That Brazil is a complete economic and political disaster is well known to readers at this point. However, when we noted nearly a year ago that Olympic swimmers would be swimming in feces, it was at least somewhat assumed that the issue would have been largely addressed by now - it turns out that's not the case.
With the Olympics set to begin in just one month, CBS News reports that raw sewage is still flowing from Rio's neighborhoods right into the water. "We had seven years and our authorities didn't do almost anything, because this is a toilet." said biologist Mario Moscatelli as he pointed at the water, which according to CBS contains viruses up to 1.7 million more times hazardous than any beach in the US.
If that isn't bad enough, the so-called "super bacteria" in the waterway is apparently resistant to antibiotics. Renata Picao, a professor at Rio's federal university whose study found the super bug said "these bacteria should not be present in these waters. They should not be present in the sea."
CNN has more
A group of Brazilian scientists have detected a drug-resistant bacteria growing off of some of Rio de Janeiro's most stunning beaches, one month before the city is due to host the 2016 Olympic Games.
According to lead researcher Renata Picao, the "super bacteria" entered the city's waterways when sewage coming from local hospitals got channeled into the bay.
"We have been looking for 'super bacteria' in coastal waters during a one-year period in five beaches," Picao told CNN during a visit to her lab. "We found that the threats occur in coastal waters in a variety of concentrations and that they are strongly associated with pollution."
The news comes as Rio prepares to host hundreds of thousands of athletes and tourists during next month's Summer Olympics.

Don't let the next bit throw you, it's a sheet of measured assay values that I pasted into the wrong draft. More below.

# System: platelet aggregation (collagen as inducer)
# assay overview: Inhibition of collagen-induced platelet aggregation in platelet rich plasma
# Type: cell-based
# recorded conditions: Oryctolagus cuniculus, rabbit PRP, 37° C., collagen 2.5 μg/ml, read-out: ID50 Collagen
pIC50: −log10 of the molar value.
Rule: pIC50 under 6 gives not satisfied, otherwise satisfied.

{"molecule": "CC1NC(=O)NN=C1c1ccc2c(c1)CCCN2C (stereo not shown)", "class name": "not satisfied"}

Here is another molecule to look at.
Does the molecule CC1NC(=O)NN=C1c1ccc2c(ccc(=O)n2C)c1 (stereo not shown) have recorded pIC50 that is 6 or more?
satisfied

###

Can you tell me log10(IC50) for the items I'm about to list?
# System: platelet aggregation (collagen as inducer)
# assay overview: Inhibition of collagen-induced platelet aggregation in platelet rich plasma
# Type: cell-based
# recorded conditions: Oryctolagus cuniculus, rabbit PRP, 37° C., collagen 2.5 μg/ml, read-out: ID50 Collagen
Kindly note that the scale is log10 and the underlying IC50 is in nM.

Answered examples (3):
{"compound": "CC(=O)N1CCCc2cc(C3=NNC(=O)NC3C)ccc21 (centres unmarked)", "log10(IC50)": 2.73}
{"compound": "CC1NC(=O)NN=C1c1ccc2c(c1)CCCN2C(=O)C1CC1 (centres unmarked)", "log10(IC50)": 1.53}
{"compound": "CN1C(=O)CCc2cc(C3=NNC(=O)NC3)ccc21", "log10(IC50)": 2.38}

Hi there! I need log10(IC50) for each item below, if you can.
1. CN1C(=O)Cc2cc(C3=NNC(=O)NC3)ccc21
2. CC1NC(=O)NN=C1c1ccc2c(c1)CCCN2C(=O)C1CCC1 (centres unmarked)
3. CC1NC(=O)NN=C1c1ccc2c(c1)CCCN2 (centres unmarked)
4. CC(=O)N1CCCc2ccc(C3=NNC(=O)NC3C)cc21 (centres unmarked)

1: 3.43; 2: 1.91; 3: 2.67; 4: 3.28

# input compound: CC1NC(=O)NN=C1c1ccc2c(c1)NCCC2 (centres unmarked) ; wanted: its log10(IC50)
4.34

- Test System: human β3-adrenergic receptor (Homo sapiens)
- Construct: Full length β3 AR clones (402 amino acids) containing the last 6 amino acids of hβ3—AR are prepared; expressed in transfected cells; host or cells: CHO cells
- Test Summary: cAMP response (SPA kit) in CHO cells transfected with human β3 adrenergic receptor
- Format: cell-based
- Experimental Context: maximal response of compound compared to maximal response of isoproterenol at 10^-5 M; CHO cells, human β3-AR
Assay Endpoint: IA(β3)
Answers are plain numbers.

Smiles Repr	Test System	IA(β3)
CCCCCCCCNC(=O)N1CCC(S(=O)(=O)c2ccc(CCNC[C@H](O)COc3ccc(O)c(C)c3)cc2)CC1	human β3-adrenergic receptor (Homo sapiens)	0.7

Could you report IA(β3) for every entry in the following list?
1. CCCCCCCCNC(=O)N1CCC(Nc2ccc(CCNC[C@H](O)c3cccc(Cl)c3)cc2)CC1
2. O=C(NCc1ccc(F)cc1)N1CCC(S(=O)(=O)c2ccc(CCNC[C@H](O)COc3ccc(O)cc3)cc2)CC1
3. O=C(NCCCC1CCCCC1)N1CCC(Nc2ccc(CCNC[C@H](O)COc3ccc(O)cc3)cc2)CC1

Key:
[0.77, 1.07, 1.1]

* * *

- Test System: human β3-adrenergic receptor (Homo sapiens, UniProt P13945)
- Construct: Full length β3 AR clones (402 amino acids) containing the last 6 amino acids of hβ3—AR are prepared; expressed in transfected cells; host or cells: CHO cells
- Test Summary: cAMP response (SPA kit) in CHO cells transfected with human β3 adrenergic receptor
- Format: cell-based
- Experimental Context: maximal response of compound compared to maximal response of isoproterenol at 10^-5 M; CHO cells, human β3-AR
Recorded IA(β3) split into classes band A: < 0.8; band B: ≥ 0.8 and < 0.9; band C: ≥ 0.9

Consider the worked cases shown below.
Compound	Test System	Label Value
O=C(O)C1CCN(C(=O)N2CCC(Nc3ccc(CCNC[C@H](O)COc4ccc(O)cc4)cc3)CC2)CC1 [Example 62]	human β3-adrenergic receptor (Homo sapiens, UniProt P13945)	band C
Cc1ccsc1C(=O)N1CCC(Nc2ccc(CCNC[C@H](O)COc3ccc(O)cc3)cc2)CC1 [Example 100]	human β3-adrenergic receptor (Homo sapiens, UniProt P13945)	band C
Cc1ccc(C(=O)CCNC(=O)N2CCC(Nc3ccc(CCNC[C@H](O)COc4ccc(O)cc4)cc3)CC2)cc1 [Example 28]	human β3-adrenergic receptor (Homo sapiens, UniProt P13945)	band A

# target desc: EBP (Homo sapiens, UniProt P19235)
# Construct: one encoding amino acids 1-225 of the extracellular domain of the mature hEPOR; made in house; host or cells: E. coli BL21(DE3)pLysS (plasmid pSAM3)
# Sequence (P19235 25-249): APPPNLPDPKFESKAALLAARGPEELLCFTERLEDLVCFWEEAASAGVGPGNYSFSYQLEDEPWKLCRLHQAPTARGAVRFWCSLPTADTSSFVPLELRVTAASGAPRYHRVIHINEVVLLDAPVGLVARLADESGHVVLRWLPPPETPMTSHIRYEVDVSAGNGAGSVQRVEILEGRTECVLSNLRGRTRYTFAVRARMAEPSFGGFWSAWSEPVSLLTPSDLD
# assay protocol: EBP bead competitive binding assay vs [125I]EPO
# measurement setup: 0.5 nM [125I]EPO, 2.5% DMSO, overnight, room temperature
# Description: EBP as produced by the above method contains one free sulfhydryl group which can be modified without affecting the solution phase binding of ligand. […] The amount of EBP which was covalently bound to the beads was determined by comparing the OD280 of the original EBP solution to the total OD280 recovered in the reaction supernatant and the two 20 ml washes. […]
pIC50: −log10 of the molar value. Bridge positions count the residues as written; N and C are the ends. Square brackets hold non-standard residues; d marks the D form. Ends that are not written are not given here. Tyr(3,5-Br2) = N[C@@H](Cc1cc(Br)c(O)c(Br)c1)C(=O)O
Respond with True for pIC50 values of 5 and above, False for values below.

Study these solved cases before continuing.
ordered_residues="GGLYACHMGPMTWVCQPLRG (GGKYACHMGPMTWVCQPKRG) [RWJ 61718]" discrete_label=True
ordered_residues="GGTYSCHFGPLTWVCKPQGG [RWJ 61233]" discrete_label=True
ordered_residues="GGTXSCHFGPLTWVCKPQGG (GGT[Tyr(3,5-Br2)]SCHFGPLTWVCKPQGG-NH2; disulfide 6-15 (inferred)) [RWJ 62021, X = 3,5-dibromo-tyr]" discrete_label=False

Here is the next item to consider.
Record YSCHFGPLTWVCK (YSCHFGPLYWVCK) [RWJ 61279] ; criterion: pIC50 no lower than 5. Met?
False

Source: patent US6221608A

Among the beaches flagged were Flamengo and Botafogo, which border the bay where Olympic sailors are scheduled to compete.
"It's a nice sailing area but every time you get some water in your face, it feels like there's some alien enemy entering your face," German Paralympic sailor Heiko Kroger said during a recent visit to Rio. "I keep my nose and my lips closed."
Kroger believes the super bacteria may have caused a severe skin infection in one of his teammates during recent training.
Picao believes the city's "fragile" sanitation infrastructure is responsible for the presence of the super bacteria.
"This bacteria colonizes the intestine and it goes along with feces to the hospital sewage," Picao said. "We believe that hospital sewage goes into municipal sewage and gets to the Guanabara Bay or to other rivers and finally gets to the beach."
According to Rio's water utility, Cedae, the criteria established by the World Health Organization have been followed.
"Fifty one percent of the city's sewage is now treated," production director Edes de Oliveira told CNN. "Seven years ago it was only 11 percent."
Given all of that, Picao isn't recommending changing the venue because "we don't know the risks yet" - well, if the risk is an alien enemy entering your face every time the water touches it, as Heiko Kroger explained it, then changing the venue may want to be on the list of options.
With the background properly set, and given that the Olympics is still on - for now - the US rowing team will be using suits designed by Boathouse Sports that will help keep the sewage off the rowers. As the AP reports, the new seamless one-piece suit is knitted with an anti-microbial finish, that will also have water-repellent features to keep the rowers cool and dry - and hopefully, free from shit.